Blend until you have a smooth but still slightly coarse paste and then, whilst blending, pour in the olive oil.  Season with salt and pepper to taste.


Use immediately, stirred into freshly cooked linguine, spaghetti or other pasta…


… and if there’s any left over store in the fridge for up to a week in a air-tight container covered with a splash more oil.




Kind readers, you must forgive me my virtual disappearance of recent weeks (or is it months?); you could call it a sort of hibernation. It was, alas, against my will: two sickly children (BOGIES ALL WINTER) and a partner who’s maniacal deadlines meant that he was unable to afford me our usual duet of tag-team parenting, whereby I could grab an hour here or there to cook, snap and write. So the goings-on in the mother-in-law’s kitchen have – although still a pleasure – gone unrecorded, and simply now exist in our bellies and memories. And like you, I’m sure, I would not have chosen to weather this unkindly cold climate that seems to be forever encircling our British Isles, as if we’d so utterly transgressed that the gods had hatched some depraved plan to deny us the spring we’re so longing for.

In an attempt to bring some sunshine to your tables and your bodies, I gift an offering (which I’m clandestinely anticipating those peeved gods accept in good will) that will lift your soul, tickle your tums, and at least, momentarily, draw back the cold, cold curtains of winter and let the rays in. My Masala Rice Pudding is gluten-free, dairy-free, sugar-free (unless you add a little date syrup, which isn’t so bad) and a cinch to make, which makes it (like many of my dishes) a family-friendly pud and the perfect conclusion to a dinner with friends. And as it’s served chilled (okay, so it’s not completely ‘warming’ but you’ll pine for it, I promise), you can make it well in advance of a feast.

Using a heavenly blend of aromatic spices, faithful to the Indian Karha mix that captured my breath when I supped a paper cup of masala chai on a train through Kerala some years ago, this pudding recipe isn’t unlike its drinkable muse: it’s a one-pot wonder. Except you get to add delicious toppings, as if you were some sort of exotic dessertwalla beckoning your patrons to whip off their dogged-eared wooly hats and over-used body-warmers, and enter Arcadia. Even if it is only for the short time it takes to gobble up paradise.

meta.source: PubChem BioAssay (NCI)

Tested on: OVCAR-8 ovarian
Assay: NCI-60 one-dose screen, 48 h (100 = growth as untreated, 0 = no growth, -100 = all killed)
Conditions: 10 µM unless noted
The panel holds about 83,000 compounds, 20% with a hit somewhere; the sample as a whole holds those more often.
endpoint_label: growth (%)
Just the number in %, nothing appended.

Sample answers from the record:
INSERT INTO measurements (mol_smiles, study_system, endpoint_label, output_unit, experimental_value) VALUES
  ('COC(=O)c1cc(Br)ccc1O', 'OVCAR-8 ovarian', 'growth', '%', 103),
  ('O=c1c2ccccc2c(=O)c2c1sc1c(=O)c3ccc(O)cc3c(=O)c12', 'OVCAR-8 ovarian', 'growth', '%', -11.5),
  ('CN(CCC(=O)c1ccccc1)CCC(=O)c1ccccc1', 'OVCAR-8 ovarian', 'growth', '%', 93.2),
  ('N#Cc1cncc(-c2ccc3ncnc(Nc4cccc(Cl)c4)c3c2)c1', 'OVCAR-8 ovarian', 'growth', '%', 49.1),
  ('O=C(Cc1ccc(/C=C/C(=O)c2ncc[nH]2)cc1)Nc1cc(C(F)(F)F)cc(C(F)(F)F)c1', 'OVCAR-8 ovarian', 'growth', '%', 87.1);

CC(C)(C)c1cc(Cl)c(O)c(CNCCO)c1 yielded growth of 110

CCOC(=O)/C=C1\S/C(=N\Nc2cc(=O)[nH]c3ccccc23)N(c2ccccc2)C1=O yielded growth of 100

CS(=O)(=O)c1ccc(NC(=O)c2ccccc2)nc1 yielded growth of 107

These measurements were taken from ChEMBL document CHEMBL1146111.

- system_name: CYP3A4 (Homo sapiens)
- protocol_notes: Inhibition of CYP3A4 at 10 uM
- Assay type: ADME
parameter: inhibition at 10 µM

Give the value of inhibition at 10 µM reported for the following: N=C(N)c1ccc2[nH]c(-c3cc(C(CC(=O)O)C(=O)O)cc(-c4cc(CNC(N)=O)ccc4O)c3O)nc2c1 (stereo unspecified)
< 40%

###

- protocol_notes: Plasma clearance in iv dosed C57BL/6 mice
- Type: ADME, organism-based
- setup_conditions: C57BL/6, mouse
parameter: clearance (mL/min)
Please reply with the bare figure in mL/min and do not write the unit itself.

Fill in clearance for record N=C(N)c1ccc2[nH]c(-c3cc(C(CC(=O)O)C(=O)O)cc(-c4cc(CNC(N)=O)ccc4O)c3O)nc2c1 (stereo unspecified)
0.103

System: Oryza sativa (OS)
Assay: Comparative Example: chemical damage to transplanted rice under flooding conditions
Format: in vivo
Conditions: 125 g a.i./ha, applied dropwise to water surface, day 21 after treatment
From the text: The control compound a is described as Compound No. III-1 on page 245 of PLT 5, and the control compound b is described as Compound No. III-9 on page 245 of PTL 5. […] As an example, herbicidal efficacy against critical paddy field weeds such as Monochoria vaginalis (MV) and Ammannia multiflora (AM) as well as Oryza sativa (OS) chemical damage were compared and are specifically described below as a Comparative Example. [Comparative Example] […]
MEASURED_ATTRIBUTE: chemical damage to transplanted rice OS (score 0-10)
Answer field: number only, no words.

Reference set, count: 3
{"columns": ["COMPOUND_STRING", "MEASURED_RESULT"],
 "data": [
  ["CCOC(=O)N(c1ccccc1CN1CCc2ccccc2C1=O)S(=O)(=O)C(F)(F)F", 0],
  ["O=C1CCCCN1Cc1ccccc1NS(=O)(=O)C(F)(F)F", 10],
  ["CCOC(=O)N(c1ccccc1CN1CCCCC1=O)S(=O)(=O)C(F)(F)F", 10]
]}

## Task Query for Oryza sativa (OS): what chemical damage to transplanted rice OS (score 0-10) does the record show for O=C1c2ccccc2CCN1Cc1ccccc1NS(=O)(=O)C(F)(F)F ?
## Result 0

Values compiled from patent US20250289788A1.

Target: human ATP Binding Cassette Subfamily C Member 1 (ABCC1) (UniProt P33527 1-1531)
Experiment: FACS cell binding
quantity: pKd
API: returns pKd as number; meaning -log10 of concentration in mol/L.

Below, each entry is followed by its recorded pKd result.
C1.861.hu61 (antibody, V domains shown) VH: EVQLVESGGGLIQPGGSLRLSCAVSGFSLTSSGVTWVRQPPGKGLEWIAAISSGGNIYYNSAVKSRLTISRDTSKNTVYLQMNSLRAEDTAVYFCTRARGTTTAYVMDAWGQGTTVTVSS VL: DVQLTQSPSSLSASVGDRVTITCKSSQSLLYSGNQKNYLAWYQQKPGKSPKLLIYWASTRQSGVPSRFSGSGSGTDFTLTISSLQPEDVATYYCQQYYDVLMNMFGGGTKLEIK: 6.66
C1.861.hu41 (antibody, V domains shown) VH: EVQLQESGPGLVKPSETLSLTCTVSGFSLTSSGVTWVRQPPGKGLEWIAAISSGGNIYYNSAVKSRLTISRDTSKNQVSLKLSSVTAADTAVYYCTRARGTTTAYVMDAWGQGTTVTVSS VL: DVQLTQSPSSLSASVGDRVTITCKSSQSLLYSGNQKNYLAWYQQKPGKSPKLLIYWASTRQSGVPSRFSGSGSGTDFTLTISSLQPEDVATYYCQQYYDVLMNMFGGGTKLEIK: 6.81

The Karha spice mix is an easy one to make and you probably have some, if not all (for those of you who are more culinarily adventurous or au fait with Asian cooking), of the ingredients in your kitchen. You can use a blend of spices including ground ginger, green cardamon pods, cloves, black pepper, cinnamon and vanilla (I’ve also read that cocoa can be used too but I’ve yet to try this), although I substitute the ground ginger with fresh, and add nutmeg instead of pepper as it imparts slightly less-pungent peppery notes.

Returning to one of my favourite kitchen staples, I use coconut milk, which gives this traditional nursery dish a creamy (yet dairy-free!), exotic flavour with health benefits to boot (coconuts have antiviral and antibacterial properties, and help to promote weight maintenance without raising blood cholesterol levels). And whilst I’m waxing evangelical, I want to share with you this interesting research, advice and article I’ve recently come across highlighting, amongst other things, the potential risks of neurodevelopmental damage to children linked to the ingestion of BPA found in canned food. So it’s cartons all the way for me now. That is until the next bit of research tells me otherwise… and we ain’t gonna be picking coconuts in the west country.

Masala Rice Pudding

Serves 4



80g pudding rice
400ml tin of coconut milk, plus one refill of 400ml of water (I sometimes substitute the water for almond milk as I like the additional flavour and ‘milkiness’)